O: Days and nights in Ramadan are full of worship. The day begins with a pre-dawn meal known as suhoor. In the Muslim world, tradition calls for every street to have a drum beater who wakes people up so that they can eat before the dawn prayer known as Fajr. When the call to prayer rings out from minarets, those who are fasting will not eat again until after the sun goes down. Muslims are encouraged to read more Quran during the day in Ramadan. Good deeds are worth more during this holy month, so people may go out of their way to be nicer! After a long day, the fast is broken with a meal known as the iftar. Afterward, the pious gather in the mosque for night prayers, where the Quran is recited aloud. The entire Quran will be read aloud over the course of a month in these night prayers.
Why do some people fast and some don't?
R: Fasting is required for all capable Muslims. However, if someone is sick or traveling, they are not expected to fast. They can either make up the days they missed or supply a meal to a hungry person.
A: Not all Muslims fast, it depends on people’s level of devotion and because it is not prescribed for people who have a condition that prevents them from fasting. The lack of fasting can be made up with charity and good deeds, like feeding the hungry.
U: Most people fast because they want to be considerate and thoughtful for those who are not as fortunate as others. It is a holiday to think of those in need. Most people who fast also have to be healthy enough to part take in it and have the body resistance to build up and train your body to have the strength to go that long without food or water and still be able to move around. Most people who do not take part in Ramadan are those who are old, unhealthy, pregnant, sick, kids under the age of 10, and women who are menstruating.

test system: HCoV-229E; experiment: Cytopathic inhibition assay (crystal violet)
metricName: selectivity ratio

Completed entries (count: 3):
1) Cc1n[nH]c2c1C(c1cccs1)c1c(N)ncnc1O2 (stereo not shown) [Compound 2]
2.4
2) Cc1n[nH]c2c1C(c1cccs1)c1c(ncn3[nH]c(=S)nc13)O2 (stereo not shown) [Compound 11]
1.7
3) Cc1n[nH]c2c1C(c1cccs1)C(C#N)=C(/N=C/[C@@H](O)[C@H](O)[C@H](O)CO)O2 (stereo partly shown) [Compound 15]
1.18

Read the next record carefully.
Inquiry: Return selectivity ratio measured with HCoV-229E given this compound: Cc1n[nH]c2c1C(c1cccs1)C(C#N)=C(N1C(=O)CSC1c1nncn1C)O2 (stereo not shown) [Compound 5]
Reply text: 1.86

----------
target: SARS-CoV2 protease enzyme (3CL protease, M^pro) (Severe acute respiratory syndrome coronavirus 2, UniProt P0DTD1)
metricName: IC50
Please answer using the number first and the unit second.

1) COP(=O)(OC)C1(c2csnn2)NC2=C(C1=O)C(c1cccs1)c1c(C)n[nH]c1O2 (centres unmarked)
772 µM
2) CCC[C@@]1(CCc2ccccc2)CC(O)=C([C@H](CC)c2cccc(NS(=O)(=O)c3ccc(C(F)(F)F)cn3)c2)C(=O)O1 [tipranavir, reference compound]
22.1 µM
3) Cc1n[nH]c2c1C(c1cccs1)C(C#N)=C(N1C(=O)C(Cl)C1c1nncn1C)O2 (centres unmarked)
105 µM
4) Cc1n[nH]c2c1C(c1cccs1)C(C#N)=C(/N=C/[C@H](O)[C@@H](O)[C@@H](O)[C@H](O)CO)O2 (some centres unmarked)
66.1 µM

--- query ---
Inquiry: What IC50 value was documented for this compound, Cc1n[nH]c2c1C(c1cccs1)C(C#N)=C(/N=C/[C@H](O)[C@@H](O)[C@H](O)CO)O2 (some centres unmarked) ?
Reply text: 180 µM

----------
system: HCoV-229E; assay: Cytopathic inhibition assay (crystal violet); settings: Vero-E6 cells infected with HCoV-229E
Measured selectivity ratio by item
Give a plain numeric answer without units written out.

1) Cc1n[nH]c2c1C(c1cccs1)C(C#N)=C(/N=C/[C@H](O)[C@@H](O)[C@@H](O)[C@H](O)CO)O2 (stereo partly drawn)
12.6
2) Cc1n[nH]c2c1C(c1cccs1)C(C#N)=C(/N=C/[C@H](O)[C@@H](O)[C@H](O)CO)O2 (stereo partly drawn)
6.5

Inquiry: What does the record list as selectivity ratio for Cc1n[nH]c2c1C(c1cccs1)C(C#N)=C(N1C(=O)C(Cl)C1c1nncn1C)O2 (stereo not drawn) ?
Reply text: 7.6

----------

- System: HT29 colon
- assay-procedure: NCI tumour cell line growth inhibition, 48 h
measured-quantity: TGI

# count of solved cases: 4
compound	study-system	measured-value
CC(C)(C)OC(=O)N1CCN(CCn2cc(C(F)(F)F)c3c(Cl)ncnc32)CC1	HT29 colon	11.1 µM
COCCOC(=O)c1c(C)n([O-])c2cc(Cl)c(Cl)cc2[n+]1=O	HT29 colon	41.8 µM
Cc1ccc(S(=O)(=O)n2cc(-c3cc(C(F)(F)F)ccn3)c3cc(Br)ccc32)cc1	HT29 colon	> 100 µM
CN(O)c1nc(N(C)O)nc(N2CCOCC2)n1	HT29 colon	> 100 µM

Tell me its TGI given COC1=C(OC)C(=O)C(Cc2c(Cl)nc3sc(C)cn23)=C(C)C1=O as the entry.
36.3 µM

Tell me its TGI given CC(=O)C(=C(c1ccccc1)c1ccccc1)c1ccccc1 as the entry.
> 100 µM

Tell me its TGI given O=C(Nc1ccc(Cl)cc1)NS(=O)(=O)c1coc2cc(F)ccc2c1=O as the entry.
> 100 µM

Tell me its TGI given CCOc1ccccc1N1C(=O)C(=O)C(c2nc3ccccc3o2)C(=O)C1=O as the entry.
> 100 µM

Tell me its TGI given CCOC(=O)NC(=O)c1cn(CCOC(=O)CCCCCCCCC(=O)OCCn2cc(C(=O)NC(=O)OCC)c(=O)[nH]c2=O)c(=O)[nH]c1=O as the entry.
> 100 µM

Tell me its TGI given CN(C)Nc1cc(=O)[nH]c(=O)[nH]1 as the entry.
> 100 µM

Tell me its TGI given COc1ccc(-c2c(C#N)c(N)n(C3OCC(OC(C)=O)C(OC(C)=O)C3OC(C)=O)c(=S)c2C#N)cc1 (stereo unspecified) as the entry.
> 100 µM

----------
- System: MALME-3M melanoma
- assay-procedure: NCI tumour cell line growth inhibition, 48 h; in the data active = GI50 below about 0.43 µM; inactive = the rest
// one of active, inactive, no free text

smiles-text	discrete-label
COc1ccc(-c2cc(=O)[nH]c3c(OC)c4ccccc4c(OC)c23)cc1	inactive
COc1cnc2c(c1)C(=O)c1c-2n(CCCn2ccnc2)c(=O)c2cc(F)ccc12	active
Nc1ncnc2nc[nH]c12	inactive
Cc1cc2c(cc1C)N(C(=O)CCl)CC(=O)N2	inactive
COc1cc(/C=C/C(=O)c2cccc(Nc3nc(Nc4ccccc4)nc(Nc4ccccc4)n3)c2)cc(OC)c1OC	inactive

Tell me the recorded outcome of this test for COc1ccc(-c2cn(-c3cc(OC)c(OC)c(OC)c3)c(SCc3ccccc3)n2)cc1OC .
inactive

Can others eat in front of you during the fast?
R: In the Middle East, restaurants would close during the day out of respect, but living in the US has taught us to be more resilient. When my children started fasting (around 4th grade), I used to go check them. I would find them sitting at their lunch table lunch with other kids, unaffected. Non-Muslims are not expected to stop eating just because we are not!
U: One can eat in front of someone who is fasting there are no written rules against it. Although you will be looked down upon considering that it is a very rude thing to do when someone has not eaten all day, it is overall disrespectful.
What is Eid?
R: At the end of the month, we celebrate with a holiday called Eid Al Fitr. In the morning, we attend a prayer session/sermon at the mosque, then families get together and eat our first breakfast after fasting for 30 days. We usually like to dress up and take the kids out for breakfast where we can share a meal with our entire extended family!
U: Ramadan and Eid are in a way like Christmas there are days where you enjoy meals with all your family. The biggest day is Eid which one can compare to a big party for the accomplishments made throughout Ramadan. The day starts with going to the mosque to pray together. Most families make a huge feast and give each other gifts and money.
A: The purpose of the fast is to achieve a state of piousness, becoming conscious of God, learning self-control and thinking of those who are hungry and don’t have a choice but to fast.